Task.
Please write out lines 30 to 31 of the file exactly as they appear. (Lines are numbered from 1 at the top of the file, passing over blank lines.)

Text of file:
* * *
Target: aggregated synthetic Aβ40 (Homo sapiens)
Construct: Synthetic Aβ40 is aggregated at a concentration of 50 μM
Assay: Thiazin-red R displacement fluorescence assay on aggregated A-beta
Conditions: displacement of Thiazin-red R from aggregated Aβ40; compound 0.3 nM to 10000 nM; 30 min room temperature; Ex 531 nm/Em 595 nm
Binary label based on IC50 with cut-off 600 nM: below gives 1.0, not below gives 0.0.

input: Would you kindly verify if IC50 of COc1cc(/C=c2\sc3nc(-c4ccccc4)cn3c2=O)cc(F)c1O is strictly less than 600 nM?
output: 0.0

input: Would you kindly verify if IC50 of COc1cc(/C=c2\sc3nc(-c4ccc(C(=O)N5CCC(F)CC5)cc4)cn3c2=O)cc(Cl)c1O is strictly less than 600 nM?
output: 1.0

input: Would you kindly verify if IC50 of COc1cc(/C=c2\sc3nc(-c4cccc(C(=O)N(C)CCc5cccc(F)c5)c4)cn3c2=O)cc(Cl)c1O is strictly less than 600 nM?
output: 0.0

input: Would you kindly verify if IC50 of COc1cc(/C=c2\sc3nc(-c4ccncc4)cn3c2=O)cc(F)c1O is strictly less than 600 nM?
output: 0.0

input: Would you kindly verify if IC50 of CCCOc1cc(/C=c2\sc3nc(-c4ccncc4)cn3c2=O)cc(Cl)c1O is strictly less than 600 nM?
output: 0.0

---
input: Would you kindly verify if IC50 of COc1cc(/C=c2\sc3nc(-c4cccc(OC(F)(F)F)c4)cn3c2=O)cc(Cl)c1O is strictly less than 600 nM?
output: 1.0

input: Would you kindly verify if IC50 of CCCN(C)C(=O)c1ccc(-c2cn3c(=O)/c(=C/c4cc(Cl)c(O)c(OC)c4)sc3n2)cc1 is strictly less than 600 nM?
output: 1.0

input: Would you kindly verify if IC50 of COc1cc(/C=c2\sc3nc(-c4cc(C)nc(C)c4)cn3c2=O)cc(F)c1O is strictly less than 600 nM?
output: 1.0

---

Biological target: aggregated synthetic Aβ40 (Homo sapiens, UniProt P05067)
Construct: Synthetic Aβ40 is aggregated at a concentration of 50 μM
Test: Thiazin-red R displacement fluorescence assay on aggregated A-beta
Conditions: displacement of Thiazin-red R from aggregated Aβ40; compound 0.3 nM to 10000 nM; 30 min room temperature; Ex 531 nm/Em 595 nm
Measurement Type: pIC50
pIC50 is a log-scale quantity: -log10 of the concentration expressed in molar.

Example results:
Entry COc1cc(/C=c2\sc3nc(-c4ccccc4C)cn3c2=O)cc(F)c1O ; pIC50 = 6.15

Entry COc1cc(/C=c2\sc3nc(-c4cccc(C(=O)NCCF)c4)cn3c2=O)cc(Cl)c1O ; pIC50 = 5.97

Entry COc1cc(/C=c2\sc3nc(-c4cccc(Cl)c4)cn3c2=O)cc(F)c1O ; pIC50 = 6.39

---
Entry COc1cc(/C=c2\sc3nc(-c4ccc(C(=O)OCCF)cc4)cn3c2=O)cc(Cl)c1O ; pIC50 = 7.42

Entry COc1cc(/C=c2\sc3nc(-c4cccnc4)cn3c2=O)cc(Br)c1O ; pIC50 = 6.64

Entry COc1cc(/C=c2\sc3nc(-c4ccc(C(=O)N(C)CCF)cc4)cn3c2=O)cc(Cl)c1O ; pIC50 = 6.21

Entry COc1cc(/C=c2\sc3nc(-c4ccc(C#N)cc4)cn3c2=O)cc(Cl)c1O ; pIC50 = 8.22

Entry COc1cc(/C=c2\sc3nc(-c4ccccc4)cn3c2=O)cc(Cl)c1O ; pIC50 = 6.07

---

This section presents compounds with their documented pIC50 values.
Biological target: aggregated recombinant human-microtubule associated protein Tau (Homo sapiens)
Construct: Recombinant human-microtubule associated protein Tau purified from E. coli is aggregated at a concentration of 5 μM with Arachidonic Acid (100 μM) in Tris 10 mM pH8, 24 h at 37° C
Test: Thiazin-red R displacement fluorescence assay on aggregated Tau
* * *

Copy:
Example results:
Entry COc1cc(/C=c2\sc3nc(-c4ccccc4C)cn3c2=O)cc(F)c1O ; pIC50 = 6.15